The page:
• When I lived in Italy, the best part of eating out at le trattorie was getting to have gnocchi. At our favorite trattoria, the wife of the proprietor made the best gnocchi, and since I've been in America again for over a year, I haven't found a suitable replacement. I am looking forward to trying this recipe so I can feel like I am "home" in our small town again :-)

    Daylynne
  • When I lived in Italy, the best part of eating out at le trattorie was getting to have gnocchi. At our favorite trattoria, the wife of the proprietor made the best gnocchi, and since I've been in America again for over a year, I haven't found a suitable replacement. I am looking forward to trying this recipe so I can feel like I am "home" in our small town again :-)

    Daylynne
  • I don't know why I've been so terrified of making gnocchi....one day last week, I spent 15 minutes working on my bravery and kitchen super-hero powers to try the recipe. So I stomped in the kitchen, fiercly determined to make gnocchi and ....blah....only had 3 potatoes, all of them growing roots. But I did have ricotta, so I forged ahead. I can't believe I've been so chicken s**t all this time!! It came out amazingly perfect. Will try the potato version after I go to the store.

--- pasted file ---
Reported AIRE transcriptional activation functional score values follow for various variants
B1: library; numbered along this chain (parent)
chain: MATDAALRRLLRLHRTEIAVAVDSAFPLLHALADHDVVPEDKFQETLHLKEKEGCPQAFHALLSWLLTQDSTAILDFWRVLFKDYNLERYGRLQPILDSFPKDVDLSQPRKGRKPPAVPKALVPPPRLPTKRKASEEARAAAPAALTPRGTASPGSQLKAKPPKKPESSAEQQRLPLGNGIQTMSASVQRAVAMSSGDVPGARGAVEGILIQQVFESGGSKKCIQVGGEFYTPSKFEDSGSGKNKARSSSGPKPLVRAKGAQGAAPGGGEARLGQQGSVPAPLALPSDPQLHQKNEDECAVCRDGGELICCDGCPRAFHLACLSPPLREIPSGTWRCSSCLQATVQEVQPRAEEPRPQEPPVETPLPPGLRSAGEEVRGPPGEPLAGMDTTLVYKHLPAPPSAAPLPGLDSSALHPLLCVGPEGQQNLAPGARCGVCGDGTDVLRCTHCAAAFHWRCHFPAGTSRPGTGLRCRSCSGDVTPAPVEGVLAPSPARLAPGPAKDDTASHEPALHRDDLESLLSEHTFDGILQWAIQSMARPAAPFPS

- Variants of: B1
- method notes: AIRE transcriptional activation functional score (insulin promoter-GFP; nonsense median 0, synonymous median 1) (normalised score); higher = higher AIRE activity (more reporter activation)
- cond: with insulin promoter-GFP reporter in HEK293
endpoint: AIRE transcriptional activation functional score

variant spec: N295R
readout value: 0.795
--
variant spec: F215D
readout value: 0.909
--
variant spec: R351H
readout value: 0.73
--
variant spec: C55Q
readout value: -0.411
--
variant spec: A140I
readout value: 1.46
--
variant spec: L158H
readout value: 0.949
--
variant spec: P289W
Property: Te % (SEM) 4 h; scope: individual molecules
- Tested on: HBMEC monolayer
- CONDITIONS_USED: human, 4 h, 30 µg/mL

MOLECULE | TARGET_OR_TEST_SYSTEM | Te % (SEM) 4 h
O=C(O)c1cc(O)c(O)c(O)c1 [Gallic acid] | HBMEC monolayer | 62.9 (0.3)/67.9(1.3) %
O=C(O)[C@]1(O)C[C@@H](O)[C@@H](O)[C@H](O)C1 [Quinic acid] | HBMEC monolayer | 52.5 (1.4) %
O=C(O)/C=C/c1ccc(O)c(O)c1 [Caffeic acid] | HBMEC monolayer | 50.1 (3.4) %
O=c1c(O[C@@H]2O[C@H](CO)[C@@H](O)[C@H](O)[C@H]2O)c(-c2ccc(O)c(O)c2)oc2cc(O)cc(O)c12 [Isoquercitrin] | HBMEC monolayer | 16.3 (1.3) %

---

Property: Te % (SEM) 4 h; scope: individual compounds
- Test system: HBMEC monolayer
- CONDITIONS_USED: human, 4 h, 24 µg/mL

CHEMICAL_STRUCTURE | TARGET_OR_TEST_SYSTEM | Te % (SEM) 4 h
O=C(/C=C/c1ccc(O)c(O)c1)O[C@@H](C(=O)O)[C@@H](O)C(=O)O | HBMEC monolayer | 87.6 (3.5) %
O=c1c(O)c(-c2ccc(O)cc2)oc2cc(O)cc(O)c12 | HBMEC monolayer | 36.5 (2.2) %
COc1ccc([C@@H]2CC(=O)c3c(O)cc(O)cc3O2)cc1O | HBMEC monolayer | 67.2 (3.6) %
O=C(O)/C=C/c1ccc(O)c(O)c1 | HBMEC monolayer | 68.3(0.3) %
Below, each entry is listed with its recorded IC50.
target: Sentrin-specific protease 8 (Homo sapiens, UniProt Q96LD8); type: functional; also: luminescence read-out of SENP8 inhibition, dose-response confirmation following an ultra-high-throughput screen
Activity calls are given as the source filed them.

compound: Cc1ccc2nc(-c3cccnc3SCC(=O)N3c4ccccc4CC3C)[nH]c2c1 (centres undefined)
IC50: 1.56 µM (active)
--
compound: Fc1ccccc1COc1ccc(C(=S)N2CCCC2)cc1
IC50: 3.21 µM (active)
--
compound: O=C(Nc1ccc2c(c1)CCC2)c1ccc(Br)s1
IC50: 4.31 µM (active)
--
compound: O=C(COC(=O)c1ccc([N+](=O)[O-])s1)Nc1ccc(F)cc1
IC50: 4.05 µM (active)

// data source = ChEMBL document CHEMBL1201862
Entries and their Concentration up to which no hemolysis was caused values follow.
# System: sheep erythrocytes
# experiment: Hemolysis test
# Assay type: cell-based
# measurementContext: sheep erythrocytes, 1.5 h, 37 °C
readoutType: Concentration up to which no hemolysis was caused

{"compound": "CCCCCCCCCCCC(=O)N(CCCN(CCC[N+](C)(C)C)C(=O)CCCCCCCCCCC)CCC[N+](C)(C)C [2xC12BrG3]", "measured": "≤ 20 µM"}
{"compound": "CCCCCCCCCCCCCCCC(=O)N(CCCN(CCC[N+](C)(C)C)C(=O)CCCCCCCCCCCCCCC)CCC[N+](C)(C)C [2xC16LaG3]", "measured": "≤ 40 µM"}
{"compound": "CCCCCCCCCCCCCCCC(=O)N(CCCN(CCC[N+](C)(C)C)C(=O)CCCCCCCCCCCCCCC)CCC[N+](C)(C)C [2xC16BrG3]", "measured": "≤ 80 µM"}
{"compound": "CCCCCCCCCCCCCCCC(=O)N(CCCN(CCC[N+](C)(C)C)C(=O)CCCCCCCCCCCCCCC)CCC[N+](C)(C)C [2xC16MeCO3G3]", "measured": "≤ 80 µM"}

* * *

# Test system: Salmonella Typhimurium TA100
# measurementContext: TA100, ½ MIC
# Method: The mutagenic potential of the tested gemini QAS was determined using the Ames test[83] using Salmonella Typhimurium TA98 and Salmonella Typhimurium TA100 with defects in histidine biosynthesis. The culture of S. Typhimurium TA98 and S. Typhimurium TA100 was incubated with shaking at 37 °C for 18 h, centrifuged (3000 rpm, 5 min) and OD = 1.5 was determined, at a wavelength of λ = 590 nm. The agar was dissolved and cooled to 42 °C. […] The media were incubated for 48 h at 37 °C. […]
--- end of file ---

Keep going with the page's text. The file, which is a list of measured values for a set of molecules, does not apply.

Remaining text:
Steamy Kitchen
  • i'm in genova right now! i'm visiting friends, and we're supposed to have a dinner on thursday... perhaps i'll work up my courage enough to try this AND the pesto. i've already made the pesto once before, and it was amazing, so this is the last thing i need to convince people that some americans do, in fact, know how to cook!

    adwoa
  • I just drooled. That is SUCH a good sign.

    flutter
  • Gnocchi are a holiday tradition for my in-laws and I've been fortunate to learn the technique from my grandmother-in-law. It seems that eggless gnocchi or at least "light & delicate" gnocchi are the gold standard for many. But the gnocchi I have come to love are delightfully al dente, dense yet tender, rich with eggs AND butter. I'm wondering if others will admit to this more substantial gnocchi tradition.

    Margie
  • I'm committing to at least three tries. A mere potato shall not get the better of me. I hope others will post their results.

    LeenyDeeny
  • I have no less than 3 gnocchi recipes clipped (make that 4 now!) but I'm so intimidated to try it and fail - after ALL that work it be inedible - that I haven't tried a single one. Sigh. Daunting.

    Abby
  • bloody beautiful

    Vincent
  • I have heard of using the large holes of a box grater to deconstruct the cooked potato. I haven't personally tried it though.

    Rachel